Christine and Timothy Mtonga know that the simple act of giving can go a long way to changing someone’s life.
“When you give goats to a farmer, it provides a jump-start for that person to improve their life. That’s exactly what happened to us,” recalls Christine.
Timothy (63) and Christine (54) remember the day, 12 years ago, when they received seven goats as part of a Self Help Africa livestock and trade project in eastern Zambia.
As their herd grew they returned seven of their goat kids to the project as a part of its ‘pass on’ scheme, and the animals were given to other families in Chaola village. Today, 21 households in the village supplement their incomes by rearing improved breed goats.
“Today we get 500 kwacha (£40) for a male goat, and 350 kwacha (£30) for a female,” explains Timothy, who says that at one time they owned more than 60 goats. They currently have around 30.
With the income, the couple was able to buy seeds, tools, fertiliser and other inputs to help them increase the production on their small vegetable garden, while they use goat manure as natural fertiliser in their fields.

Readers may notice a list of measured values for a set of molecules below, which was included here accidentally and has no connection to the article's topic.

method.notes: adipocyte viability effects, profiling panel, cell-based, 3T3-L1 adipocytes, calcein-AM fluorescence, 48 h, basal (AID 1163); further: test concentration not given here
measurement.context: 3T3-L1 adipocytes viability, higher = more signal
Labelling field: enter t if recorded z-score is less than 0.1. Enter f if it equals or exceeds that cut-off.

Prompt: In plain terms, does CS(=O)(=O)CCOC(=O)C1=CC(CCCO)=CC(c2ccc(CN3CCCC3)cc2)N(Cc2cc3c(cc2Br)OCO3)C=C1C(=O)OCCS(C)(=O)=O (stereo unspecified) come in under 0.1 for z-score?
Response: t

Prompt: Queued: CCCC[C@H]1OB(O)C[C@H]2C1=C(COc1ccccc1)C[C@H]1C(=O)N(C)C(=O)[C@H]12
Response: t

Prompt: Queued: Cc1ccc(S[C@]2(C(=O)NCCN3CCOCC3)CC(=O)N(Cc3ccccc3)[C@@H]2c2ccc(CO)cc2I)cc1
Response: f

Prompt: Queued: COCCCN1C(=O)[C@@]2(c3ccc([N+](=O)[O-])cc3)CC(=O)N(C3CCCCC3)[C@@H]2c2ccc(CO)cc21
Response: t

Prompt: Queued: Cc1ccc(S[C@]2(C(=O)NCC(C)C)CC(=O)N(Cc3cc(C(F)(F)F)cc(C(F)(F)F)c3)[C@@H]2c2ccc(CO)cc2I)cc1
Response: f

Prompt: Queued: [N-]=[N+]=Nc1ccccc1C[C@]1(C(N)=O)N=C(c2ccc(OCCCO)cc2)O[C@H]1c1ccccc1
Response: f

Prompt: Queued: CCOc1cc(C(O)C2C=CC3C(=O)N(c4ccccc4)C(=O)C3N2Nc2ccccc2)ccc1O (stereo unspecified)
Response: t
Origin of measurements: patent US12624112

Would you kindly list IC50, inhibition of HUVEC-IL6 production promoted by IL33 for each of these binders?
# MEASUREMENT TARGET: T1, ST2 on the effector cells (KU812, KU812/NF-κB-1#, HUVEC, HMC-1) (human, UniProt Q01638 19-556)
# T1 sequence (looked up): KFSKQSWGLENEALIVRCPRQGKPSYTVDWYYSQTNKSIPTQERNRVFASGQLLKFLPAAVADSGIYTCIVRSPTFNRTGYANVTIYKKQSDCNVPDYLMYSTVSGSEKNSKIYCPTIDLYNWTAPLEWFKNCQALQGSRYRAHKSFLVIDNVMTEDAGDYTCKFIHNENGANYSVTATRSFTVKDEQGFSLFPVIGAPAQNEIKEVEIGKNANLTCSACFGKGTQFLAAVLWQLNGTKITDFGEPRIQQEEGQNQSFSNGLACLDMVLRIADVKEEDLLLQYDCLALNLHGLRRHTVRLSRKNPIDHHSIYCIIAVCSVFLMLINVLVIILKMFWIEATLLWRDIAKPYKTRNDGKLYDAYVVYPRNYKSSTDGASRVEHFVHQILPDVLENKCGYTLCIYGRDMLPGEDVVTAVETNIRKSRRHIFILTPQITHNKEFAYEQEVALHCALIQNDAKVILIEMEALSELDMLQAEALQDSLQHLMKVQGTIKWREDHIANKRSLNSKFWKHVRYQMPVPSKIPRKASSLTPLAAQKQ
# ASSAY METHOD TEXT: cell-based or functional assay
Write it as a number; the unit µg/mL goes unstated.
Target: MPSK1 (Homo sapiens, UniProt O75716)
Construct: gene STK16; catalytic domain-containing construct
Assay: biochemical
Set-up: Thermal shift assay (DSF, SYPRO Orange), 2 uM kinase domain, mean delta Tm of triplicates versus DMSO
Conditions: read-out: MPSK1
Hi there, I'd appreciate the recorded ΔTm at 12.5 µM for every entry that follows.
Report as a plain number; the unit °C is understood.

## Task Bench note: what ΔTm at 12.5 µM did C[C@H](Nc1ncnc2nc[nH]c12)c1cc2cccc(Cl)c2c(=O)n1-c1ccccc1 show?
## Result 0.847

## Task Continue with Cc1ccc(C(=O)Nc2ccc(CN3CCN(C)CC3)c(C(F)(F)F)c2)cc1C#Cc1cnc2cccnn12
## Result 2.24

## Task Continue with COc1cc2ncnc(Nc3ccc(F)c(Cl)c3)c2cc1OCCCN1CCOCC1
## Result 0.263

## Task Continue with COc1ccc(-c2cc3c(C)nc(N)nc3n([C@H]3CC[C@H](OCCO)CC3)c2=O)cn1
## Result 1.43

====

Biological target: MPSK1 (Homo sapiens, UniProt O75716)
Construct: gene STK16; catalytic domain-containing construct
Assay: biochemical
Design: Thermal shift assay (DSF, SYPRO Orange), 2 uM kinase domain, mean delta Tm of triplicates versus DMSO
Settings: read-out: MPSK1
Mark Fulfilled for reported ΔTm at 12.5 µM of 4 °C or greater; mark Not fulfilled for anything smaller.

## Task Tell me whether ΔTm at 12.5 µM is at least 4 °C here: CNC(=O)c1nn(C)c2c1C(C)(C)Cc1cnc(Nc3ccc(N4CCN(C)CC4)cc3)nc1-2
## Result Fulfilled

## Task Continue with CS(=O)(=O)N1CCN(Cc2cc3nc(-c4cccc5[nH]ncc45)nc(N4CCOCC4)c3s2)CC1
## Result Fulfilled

Christine and Timothy recently bought an additional piece of land on which they are building a new house: they also plan to pay to send all of their children to school.
The herd of goats also brought some unexpected benefits for the couple’s eight children, fourteen grandchildren and great-grandchild.
Christine explains that there have been health benefits too from their joint enterprise, as they are using the milk from their goats in the porridge and scones that she bakes for the family, her grandchildren included.
To date, 3,630 people have been provided with support in establishing district livestock associations, training on livestock production and management, trade and more in eastern Zambia.